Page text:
AP, April 2, 2008
New Zealand’s Asian population is growing faster than any other ethnic group and will outnumber indigenous Maori by 2026, government figures released Wednesday showed.
The chief executive of the country’s Employers and Manufacturers Association, Alasdair Thompson, said Brown’s comments were “racial stereotyping of the worst sort.” [Peter Brown’s comments are reported in the story below. —Editor AR News]
“We need our newer migrants. We don’t need Mr. Brown’s racism,” he said.
United Asian Association spokesman Ken Yee welcomed the figures, saying the projected rise in Asian numbers would mean “more color and cultural diversity” that would only be a good thing, National Radio reported.
According to government statistics, the nation’s four main ethnic populations of Maori, Pacific Islanders, Asian and ethnic European peoples will all increase in the next 18 years, with those identifying as Asian set to grow the most.
A projected increase of the Asian population by 3.4 percent a year, mainly by migration, over the period to 2026 would see the Asian population double from 400,000 in 2006 to 790,000 by 2026, according to government statistician Geoff Bascand.
Some 16 percent of New Zealand’s total population was expected to identify with Asian ethnicity by 2026, Bascand said. By then, New Zealand’s overall population was projected to be 5.5 million from the current 4.2 million.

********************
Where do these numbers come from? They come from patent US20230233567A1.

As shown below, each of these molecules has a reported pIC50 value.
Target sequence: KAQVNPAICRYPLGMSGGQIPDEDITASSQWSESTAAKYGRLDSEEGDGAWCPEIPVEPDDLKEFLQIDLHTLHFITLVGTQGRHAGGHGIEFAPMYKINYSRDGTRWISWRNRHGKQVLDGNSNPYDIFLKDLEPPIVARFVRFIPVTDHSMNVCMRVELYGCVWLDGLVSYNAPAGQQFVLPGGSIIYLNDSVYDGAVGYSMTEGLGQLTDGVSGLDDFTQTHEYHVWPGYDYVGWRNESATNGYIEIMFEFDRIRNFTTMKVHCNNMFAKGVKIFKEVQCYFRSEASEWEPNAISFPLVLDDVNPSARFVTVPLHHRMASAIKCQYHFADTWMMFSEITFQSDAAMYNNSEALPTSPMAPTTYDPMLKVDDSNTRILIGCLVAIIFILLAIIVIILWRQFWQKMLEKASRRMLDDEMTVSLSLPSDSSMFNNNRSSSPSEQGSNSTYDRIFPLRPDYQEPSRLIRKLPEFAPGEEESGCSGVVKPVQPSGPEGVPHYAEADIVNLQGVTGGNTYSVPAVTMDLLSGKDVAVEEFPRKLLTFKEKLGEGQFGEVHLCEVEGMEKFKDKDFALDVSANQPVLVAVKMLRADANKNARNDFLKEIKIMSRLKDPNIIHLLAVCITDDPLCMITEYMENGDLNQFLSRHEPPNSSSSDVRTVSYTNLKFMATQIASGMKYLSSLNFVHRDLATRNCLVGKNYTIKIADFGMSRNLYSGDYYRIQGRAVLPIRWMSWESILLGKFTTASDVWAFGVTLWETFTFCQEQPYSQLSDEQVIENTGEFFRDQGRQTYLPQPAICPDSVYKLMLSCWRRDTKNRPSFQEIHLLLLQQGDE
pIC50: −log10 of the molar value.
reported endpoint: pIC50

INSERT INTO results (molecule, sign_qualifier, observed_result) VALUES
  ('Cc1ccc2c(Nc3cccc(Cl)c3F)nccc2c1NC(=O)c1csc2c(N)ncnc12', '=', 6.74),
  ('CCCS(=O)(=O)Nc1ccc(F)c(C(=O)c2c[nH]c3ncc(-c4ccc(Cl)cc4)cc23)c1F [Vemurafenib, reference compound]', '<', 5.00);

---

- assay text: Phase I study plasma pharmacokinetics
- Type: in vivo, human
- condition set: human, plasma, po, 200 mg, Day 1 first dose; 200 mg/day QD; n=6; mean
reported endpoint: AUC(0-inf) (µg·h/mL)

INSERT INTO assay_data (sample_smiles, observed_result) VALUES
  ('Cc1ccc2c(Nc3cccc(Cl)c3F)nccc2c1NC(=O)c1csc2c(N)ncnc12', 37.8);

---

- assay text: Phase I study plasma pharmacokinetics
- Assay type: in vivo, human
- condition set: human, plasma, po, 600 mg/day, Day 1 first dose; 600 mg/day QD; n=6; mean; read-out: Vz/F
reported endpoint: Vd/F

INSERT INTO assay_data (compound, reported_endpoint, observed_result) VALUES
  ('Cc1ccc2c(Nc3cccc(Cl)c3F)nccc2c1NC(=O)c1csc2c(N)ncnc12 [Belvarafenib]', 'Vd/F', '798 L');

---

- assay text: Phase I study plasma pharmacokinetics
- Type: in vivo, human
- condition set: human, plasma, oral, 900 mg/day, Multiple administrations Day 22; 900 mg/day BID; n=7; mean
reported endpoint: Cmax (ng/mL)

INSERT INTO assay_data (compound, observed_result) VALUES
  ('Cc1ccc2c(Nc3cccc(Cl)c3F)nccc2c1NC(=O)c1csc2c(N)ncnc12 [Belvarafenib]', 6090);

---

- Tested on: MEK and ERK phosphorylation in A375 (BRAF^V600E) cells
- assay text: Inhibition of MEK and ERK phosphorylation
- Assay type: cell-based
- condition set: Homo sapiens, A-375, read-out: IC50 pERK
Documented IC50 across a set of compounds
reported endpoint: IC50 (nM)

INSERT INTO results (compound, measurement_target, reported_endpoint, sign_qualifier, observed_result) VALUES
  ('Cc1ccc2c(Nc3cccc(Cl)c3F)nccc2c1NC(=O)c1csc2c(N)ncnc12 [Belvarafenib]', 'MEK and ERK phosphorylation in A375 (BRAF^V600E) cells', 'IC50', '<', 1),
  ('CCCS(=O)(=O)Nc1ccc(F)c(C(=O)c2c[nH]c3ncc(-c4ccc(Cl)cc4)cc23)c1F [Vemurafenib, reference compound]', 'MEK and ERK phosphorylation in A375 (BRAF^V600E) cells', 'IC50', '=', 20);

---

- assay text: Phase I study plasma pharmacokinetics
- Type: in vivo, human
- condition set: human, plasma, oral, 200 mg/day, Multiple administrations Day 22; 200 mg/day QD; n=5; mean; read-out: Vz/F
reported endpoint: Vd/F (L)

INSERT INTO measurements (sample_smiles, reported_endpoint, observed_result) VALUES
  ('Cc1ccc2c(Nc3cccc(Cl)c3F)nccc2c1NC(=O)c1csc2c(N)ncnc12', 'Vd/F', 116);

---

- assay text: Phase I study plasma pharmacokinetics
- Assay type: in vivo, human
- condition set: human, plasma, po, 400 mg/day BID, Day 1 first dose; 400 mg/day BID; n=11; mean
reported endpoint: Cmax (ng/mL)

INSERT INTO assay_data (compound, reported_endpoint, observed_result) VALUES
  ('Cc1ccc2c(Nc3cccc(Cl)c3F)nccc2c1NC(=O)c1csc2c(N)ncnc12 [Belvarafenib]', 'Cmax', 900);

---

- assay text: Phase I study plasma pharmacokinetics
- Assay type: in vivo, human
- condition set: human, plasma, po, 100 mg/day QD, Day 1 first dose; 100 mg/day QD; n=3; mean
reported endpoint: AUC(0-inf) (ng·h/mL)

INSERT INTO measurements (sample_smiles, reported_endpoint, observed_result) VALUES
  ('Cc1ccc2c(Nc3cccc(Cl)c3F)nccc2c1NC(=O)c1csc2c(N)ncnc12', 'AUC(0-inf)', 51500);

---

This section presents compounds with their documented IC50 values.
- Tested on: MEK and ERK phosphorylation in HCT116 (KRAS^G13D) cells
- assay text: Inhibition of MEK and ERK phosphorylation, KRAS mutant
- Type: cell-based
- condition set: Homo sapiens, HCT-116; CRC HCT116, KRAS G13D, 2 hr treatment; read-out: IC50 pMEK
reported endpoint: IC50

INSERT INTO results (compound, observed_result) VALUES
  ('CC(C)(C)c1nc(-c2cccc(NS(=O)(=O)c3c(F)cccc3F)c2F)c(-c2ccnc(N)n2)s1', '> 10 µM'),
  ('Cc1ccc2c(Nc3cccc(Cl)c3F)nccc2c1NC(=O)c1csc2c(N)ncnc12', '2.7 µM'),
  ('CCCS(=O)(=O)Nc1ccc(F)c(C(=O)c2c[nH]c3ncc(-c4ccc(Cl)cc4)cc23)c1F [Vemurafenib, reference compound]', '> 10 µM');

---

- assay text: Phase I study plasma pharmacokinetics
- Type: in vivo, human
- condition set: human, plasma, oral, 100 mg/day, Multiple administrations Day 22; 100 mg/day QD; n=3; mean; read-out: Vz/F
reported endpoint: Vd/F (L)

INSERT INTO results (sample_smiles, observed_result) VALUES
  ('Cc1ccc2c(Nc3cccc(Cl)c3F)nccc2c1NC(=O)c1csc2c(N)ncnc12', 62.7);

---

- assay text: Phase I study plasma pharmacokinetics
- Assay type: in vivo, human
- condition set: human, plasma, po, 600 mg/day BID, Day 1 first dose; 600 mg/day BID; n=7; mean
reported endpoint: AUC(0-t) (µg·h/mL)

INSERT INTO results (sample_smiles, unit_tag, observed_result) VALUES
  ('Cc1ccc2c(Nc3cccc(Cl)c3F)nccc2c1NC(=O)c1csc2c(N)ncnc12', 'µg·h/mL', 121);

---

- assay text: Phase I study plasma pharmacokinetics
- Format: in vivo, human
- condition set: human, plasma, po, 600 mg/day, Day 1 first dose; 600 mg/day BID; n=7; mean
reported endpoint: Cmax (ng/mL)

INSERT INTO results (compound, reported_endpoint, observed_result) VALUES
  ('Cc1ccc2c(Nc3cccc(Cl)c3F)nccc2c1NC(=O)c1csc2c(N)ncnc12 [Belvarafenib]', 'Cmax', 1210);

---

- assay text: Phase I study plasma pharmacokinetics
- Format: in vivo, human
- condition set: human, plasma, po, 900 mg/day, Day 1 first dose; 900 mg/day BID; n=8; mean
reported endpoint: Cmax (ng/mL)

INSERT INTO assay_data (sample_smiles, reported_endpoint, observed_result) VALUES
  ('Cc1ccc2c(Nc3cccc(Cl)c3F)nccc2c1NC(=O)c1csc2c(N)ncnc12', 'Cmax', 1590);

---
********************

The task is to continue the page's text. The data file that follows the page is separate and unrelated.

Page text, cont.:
New Zealand should shut its door on Asian immigrants to prevent the country from being inundated with people who will not integrate well into society, a leader of an anti-immigrant party said Wednesday.
The comments by New Zealand First deputy leader Peter Brown followed the release of figures showing that the country’s Asian population is likely to grow 3.4 percent a year through 2026—faster than any other ethnic group.
New Zealand’s overall population is projected to rise to 5.5 million from the current 4.2 million over the next 18 years.
Some 14 percent of the total population is expected to claim Asian ethnicity in 2026, with their numbers nearly doubling from 400,000 in 2006 to 790,000, government statistician Geoff Bascand said.
All the nation’s main ethnic groups, including Maori, Pacific Islanders and ethnic Europeans, will grow in the next two decades, Bascand said. But those with Asian links are likely to grow the fastest, he said, surpassing the total number of Maori.
“No other country follows blind policies of importing people and exporting jobs like New Zealand and it is time this foolishness was ended for the sake of the people who live here now,” he said. “There is real danger we will be inundated with people who have no intention of integrating into our society.”